Art Therapy: Self-Expression Reduces Stress
Self expression, as a way of collaborating with others, and making sure one's own needs are met, is an innate part of what makes us human. Yet self-expression comes more easily for some than it does for others, and trouble communicating can leave a person feeling frustrated and stressed.
For these people, self expression through the arts can be a helpful way to release pent up thoughts and feelings privately, without fear of judgment. It isn't about skill level; one needn't be a great artist, musician, writer, or dancer to receive the benefits of involvement in these activities. Try reducing your stress with one or all of the mediums below.
Angry, sad, overwhelmed, frustrated, or scared; allow yourself to process negative thoughts and feelings and attempt to sketch them out. Anger might be represented by an angry person, the source/s of your anger, or just jagged lines of red. Sadness could be shown as a sad person, the source/s of your sadness, or sloping blue lines.
There is no right or wrong way to do it. Acknowledging and expressing your feelings through art is beneficial no matter what ends up on the paper. Also, while it's useful to represent negative feelings through drawing, it can be equally useful to represent the things that help lift your mood. Try drawing some of the things that make you smile or some of the wishes you have for the future. Once again it's not about the end result, it's about appreciating the beauty in life and allowing positive thoughts and goals to lift you up.
While you may not be a trained singer, there are great benefits to be gained from the act of song. "When we sing instead of speak, we have intonation, melody line, and crescendo, which gives us a broader vocabulary to express ourselves," says Suzanne Hanser, chair of the music therapy department at Berklee College of Music. "Because singing is visceral (relating to, or affecting, our bodies), it can't help but effect change." In fact singing has been shown to:
- Improve mood
- Lower blood pressure
- Motivate and empower
- Promote learning
- Reduce pain
- Reduce stress
While simply listening to music can reduce stress, singing has the added benefit of expression and involvement, which focuses attention. So next time you're feeling stressed, try belting out your favorite song. Pick a song that has a positive association for you, as dark and depressing music may actually make things worse. If you're self-conscious, sing when you're by yourself in the shower or car. You'll find the more you do, the better you'll feel and before long you'll be singing everywhere you go.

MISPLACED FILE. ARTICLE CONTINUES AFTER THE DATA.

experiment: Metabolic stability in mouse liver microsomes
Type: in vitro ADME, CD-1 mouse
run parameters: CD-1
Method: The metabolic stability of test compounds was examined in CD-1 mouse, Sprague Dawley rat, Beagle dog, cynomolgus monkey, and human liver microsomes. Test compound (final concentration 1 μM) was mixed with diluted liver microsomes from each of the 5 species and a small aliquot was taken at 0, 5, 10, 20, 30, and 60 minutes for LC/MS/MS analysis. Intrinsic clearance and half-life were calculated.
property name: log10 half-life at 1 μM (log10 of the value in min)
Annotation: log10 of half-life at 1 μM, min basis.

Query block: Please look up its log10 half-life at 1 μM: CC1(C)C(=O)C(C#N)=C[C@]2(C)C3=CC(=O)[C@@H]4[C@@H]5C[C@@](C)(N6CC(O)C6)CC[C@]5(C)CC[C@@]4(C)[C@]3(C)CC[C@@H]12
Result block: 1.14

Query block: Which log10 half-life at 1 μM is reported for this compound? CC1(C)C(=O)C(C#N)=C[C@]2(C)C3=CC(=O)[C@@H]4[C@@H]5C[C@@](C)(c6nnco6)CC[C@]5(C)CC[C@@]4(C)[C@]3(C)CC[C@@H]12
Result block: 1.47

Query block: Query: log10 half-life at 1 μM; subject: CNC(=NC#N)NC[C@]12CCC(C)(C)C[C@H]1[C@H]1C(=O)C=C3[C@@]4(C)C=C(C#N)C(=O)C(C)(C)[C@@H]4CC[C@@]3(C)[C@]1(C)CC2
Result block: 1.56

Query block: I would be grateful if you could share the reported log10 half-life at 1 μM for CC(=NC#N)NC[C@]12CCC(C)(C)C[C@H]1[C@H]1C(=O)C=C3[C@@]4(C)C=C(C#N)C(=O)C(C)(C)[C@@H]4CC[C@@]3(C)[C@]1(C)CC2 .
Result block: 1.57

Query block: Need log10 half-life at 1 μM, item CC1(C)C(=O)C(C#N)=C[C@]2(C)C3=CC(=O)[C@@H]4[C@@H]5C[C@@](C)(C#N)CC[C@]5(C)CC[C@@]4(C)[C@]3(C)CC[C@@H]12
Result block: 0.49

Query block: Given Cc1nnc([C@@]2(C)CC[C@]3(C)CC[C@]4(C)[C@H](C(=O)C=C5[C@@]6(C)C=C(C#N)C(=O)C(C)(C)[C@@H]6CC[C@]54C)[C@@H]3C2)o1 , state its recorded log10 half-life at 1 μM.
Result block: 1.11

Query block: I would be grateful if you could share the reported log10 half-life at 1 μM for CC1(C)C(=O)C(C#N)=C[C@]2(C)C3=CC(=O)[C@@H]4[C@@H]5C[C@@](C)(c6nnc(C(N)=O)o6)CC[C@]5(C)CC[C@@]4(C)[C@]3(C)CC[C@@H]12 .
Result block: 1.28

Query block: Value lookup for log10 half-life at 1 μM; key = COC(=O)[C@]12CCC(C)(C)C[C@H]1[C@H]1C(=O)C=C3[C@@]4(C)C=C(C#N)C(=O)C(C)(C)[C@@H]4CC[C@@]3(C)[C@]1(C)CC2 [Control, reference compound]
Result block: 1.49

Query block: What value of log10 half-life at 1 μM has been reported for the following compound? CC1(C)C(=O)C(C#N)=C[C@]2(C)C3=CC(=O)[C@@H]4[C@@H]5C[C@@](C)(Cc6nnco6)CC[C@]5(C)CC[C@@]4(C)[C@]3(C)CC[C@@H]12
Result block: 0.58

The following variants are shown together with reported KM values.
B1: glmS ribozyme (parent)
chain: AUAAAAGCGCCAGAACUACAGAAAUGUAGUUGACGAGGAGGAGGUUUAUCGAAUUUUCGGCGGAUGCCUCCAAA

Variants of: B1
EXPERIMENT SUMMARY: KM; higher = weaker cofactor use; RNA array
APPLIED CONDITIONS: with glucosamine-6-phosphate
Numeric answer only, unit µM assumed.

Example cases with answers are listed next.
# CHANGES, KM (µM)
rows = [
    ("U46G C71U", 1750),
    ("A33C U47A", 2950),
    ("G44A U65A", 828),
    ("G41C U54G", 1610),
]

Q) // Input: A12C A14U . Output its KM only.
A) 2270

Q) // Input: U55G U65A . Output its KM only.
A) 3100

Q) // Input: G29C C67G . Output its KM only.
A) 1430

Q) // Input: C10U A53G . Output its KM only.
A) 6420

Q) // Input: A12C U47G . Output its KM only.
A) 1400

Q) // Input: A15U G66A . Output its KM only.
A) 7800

Another excellent way to promote a relaxed mind is to write out your stress. Journaling at all can be tremendously beneficial to mental health, but when you focus your writing on your feelings and stressors this effect is multiplied. In fact, in a study of 42 cancer patients, researchers found that the 21 that wrote about their feelings slept significantly longer with fewer interruptions than the other 21 who simply wrote about their diet and exercise. Dr. Pennebaker, who headed this study, recommends setting aside just 20 minutes a day, for at least four consecutive days, to sit and write about your feelings. Find a quiet place where you won't be distracted and don't worry about the end result. It's the release of negative thoughts and feelings that will reduce your stress and help you sleep better at night.
Our body and brain are not their own islands, but instead work together to keep us both physically and mentally healthy. Often signs of mental health are expressed physically. We might jump for joy and crumple into a ball when we are sad. It is because of this connection that it is possible to trick our brains into happiness by mimicking happiness with our body. With this in mind, there is barely anything we can physically do that is more joyful than dancing. In fact, when you think about it, it's practically impossible to dance without smiling. Just try it!
Like the other forms of self-expression discussed here, the benefits to be gained from dance have nothing to do with skill level. Endorphins are released when you get your heart pumping and combined with the therapeutic nature of music and the tendency dance has to make you smile and laugh, you're sure to feel better for it. When you're feeling stressed, turn on an upbeat song and leap, spin, shake, dance however you feel moved to and enjoy the wonderful release of negativity dancing provides. What is your favorite way to relieve stress?